NAHB Symposium Focuses On Growing Shortage Of Affordably Priced Workforce Housing

December 9, 2004 – On an issue of growing concern for the American public, a day-long Workforce Housing Symposium held yesterday at the National Housing Center in Washington, D.C. provided a forum for housing industry leaders, community advocates, employers and top government officials to discuss their efforts to solve the shortage of affordably priced housing for workers in the communities they serve.

“Despite today’s positive housing market conditions, millions of working families – teachers, police officers, firefighters and other moderate-income workers who are the heartbeat of any community – are finding it increasingly difficult to purchase or rent a decent home in, or close to, the communities where they work,” said Bobby Rayburn, president of the 215,000-member National Association of Home Builders (NAHB) and a home and apartment builder from Jackson, Miss.

“In many markets, the gap between those who can afford a home and those who can’t is widening at an alarming rate, and the availability of affordable rental housing is in short supply,” Rayburn told the symposium.


A telephone survey in July commissioned by NAHB and Freddie Mac – the sponsors of the symposium – found widespread concern about the dearth of affordable housing, especially among low-income households, renters, minorities and those living in markets in the West with high housing costs.

Nine out of 10 of the households surveyed indicated that workers should be able to live in the communities where they work, said Cary Overmeyer, a research analyst for Atlanta-based TNS NFO.
“Americans value having these people as their neighbors,” he said.

The survey also found that U.S. households are just about evenly split in their support for higher housing densities as a means of reducing housing costs, said Overmeyer, but 72% indicated support for neighborhoods with mixed housing types. Fifty percent of those polled said that companies should provide stipends and other economic assistance to enable their employees to find affordable housing, and 55% indicated that there was a role for the local government in this endeavor.

Seventy-two percent of those surveyed said they believed that affordable workforce housing should be a concern of politicians.


A second NAHB study released in conjunction with the symposium – “Where Is Workforce Housing Located?” — found that workers who provide vital services to the community face an uphill battle to find affordable housing in the nation’s top 25 metropolitan areas. For the most part, essential workers can find housing they can afford in less than half of the areas in those cities, said David Crowe, NAHB’s Senior Vice President for Federal Regulatory and Housing Policy.

Crowe identified a general pattern of affordable housing: “In the middle of the metro area is an affordable ‘doughnut hole,’ an area of housing affordability that is often small and is adjacent to, or incorporated within, the traditional business center of the city. Around this affordable central core is a large ring that contains housing that is not affordable to low- and moderate-income families. On the urban fringe, far from many employment centers, is a distant ring that contains affordable housing.”

Overall, the study found that median-income teachers could afford housing in 44% of all the census tracts in the 25 metro areas studied. A median paid nurse could find affordable housing in just 11% of Denver’s census tracts; police officers were limited to about 25% of the neighborhoods in Miami; and retail workers were priced out of 97% of the tracts in the 25 cities, the study found.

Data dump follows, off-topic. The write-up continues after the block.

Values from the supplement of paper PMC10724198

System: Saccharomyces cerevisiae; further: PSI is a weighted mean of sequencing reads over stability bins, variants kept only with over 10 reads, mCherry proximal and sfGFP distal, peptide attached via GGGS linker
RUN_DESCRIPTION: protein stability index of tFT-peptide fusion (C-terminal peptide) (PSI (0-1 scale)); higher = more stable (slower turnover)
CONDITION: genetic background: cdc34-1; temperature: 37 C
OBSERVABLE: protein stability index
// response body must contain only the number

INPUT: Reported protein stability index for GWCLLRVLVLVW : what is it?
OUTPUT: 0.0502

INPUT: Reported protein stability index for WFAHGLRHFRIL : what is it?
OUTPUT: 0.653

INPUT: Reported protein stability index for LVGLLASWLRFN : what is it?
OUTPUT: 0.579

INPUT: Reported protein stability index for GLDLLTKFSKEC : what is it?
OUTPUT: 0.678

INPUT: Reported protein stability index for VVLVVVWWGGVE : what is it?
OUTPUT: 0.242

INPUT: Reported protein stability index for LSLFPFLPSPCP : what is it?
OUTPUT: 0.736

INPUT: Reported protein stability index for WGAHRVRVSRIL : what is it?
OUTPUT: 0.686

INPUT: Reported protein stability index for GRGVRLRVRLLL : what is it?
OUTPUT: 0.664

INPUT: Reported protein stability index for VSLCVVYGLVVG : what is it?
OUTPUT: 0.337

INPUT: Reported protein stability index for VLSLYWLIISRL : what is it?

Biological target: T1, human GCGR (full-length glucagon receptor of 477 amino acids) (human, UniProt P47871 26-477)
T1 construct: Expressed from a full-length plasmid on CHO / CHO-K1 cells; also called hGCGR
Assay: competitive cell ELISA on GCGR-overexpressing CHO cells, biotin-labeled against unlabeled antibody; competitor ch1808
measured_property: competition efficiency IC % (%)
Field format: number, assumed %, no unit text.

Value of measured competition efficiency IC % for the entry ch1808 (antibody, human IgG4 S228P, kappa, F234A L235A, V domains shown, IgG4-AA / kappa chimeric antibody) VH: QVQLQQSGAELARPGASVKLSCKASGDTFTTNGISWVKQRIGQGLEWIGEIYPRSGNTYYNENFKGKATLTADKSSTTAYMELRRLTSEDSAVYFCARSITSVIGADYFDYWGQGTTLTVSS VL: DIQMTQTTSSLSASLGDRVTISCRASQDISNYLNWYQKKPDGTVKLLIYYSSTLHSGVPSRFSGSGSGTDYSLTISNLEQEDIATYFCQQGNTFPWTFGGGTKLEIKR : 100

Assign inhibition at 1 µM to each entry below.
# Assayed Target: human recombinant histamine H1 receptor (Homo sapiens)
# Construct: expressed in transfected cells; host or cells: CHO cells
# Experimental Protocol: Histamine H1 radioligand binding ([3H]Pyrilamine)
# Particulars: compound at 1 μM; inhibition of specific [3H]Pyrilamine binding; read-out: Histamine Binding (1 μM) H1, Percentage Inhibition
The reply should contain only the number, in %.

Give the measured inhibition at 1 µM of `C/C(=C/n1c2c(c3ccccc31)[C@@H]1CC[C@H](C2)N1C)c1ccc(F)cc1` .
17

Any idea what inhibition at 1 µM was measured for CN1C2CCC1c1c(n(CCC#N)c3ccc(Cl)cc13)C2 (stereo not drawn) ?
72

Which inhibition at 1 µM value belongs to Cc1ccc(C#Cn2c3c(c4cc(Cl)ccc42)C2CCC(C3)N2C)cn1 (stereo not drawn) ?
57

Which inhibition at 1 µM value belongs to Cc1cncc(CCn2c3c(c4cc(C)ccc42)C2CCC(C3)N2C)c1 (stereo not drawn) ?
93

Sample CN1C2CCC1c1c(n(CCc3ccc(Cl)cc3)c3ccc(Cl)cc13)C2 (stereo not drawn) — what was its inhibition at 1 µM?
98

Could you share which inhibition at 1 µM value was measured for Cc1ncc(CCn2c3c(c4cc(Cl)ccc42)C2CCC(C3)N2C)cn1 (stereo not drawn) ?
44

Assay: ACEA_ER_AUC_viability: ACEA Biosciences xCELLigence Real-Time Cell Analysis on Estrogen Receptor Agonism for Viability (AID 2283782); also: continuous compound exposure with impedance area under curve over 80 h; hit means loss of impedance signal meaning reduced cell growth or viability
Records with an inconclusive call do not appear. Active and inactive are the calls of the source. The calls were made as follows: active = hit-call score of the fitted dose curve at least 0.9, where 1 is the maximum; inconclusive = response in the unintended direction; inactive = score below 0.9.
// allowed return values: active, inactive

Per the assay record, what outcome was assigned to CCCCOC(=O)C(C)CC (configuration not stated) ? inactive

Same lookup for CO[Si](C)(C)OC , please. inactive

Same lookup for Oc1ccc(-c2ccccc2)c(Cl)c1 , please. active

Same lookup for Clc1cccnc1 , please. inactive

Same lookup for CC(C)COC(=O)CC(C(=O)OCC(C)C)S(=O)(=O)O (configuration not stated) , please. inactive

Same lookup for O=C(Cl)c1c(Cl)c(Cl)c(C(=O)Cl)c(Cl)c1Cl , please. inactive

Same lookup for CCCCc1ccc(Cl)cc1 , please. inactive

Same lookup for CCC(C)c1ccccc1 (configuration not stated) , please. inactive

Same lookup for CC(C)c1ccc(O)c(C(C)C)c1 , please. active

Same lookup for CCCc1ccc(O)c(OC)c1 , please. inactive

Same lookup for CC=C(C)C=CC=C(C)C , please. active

Opening the symposium, U.S. Secretary of Housing and Urban Development Alphonso Jackson outlined several initiatives his department is pursuing to provide homeownership opportunities for the nation’s working families, including the elimination of regulatory barriers that drive up costs.

Jackson, who is reviewing all of his agency’s rules and policies to ensure that they are not impeding the production of affordable housing, voiced support for reducing paperwork in Federal Housing Administration programs and he was sharply critical of “exclusionary zoning and gold-plate development standards that limit the ability of developers to build homes. These barriers must come down.”

As part of the Bush Administration, which he noted is remarkably committed to expanding housing opportunity at a time when the nation is at war, Jackson said he will be working to realize the President’s goal of creating seven million additional affordable homes in the next decade and to enact an FHA single-family zero downpayment mortgage program that would enable 140,000 families a year to achieve homeownership.


In a free-wheeling discussion on housing challenges facing the nation, Jack Kemp and Henry Cisneros, HUD secretaries during the Bush and Clinton Administrations respectively, agreed that workforce housing is a cause that will engage both Democrats and Republicans in the new Congress.

For the sake of housing affordability, Cisneros, who is chairman of American City Vista, emphasized the importance of preserving current housing incentives under the tax code when the Bush Administration and Congress begin their deliberations over tax reform next year.

While at HUD, Cisneros said he learned that altering the mortgage interest deduction “would be so disruptive to the housing sector that even though there is a big amount of money there, and it’s not always the most equitably distributed tax expenditure, nevertheless you can’t quarrel with the role that housing plays in the American economy and you don’t want to tinker with something that has functioned as well as the housing sector has.”

Both Cisneros and Kemp agreed that there are several steps the government can take to facilitate affordable housing at a modest cost to the Treasury at a time when the size of the federal deficit could be exerting constraints on spending.

Cisneros advocated focusing on predatory lending, fair housing and issues related to reforming the government sponsored enterprises, Fannie Mae and Freddie Mac. “This doesn’t cost a lot of money and produces an awful lot of bang toward this agenda of moving people into homeownership,” he said.